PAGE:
// 1/2 second.
        autoEvent.WaitOne(5000, false);
        stateTimer.Change(0, 500);
        Console.WriteLine("\nChanging period.\n");
    
        // When autoEvent signals the second time, dispose of 
        // the timer.
        autoEvent.WaitOne(5000, false);
        stateTimer.Dispose();
        Console.WriteLine("\nDestroying timer.");
      }
    }
    
    class StatusChecker
    {
      private int invokeCount;
      private int maxCount;
    
      public StatusChecker(int count)
      {
        invokeCount = 0;
        maxCount = count;
      }
    
      // This method is called by the timer delegate.
      public void CheckStatus(Object stateInfo)
      {
        AutoResetEvent autoEvent = (AutoResetEvent)stateInfo;
        Console.WriteLine("{0} Checking status {1,2}.", 
          DateTime.Now.ToString("h:mm:ss.fff"), 
          (++invokeCount).ToString());
    
        if(invokeCount == maxCount)
        {
          // Reset the counter and signal Main.
          invokeCount = 0;
          autoEvent.Set();
        }
      }
    }
    
    
    • Marked as answer by Kira Qian Thursday, October 14, 2010 9:30 AM
    Thursday, October 7, 2010 8:41 AM

All replies

  • Hi There,

    You have to use Application.DoEvents() before Thread.Sleep();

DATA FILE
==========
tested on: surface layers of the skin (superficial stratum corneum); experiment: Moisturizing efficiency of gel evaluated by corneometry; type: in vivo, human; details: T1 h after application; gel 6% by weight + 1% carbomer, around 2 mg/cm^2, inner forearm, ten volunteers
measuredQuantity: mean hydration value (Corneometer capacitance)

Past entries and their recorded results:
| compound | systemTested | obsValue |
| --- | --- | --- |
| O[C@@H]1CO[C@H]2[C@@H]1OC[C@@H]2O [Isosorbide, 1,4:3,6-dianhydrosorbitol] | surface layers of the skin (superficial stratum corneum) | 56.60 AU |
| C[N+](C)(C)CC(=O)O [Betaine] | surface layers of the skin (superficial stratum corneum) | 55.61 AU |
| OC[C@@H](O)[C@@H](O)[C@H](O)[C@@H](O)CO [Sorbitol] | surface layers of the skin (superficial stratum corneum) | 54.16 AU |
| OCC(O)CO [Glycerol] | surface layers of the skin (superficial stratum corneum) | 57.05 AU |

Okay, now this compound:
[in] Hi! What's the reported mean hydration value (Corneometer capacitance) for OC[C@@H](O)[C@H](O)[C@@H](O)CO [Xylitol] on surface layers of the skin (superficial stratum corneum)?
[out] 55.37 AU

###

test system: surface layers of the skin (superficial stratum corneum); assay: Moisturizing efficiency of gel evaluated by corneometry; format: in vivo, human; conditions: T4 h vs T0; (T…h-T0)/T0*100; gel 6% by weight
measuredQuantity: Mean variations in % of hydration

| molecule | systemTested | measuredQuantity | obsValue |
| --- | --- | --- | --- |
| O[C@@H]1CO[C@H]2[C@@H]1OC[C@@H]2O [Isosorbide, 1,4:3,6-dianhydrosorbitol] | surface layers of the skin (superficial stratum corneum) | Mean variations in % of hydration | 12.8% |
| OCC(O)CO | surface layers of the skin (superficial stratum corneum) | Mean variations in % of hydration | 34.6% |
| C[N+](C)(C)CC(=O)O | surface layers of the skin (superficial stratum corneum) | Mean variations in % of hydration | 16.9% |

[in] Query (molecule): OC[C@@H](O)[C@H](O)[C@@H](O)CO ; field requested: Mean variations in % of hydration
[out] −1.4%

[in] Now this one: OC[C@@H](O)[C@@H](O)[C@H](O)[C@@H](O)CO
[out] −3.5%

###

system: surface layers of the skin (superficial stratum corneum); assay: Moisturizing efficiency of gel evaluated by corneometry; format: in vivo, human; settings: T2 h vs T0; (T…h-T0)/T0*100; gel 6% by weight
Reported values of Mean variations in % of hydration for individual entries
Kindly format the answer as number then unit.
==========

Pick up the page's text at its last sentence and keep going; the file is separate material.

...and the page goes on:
for example...

     

    for loop.... all images

    {

    show_next_image();

    Application.DoEvents(); //allow windows to execute all pending tasks including your image show...

    Thread.Sleep(5000);

    }

     

    I hope this was helpful.

     

    Cheers,

     

     

     

     

     


    Mubi | www.mrmubi.com | Mark The Best Replies As Answers!
    • Marked as answer by Kira Qian Thursday, October 14, 2010 9:30 AM
    Saturday, September 25, 2010 8:19 PM
  • I am writing to check the status of the issue on your side. Could you please let me know if the suggestion works for you? If you have any questions or concerns, please feel free to let me know. I will be more than happy to be of assistance.


    Please remember to mark the replies as answers if they help and unmark them if they provide no help.
    Welcome to the All-In-One Code Framework!
    Thursday, October 7, 2010 7:36 AM
  • You can use System.Threading.Timer class for executing a method in specific time interval. This will be more efficent way of doing it.

    When you create a timer, you can specify an amount of time to wait before the first execution of the method (due time), and an amount of time to wait between subsequent executions (period). You can change these values, or disable the timer, using the Change method.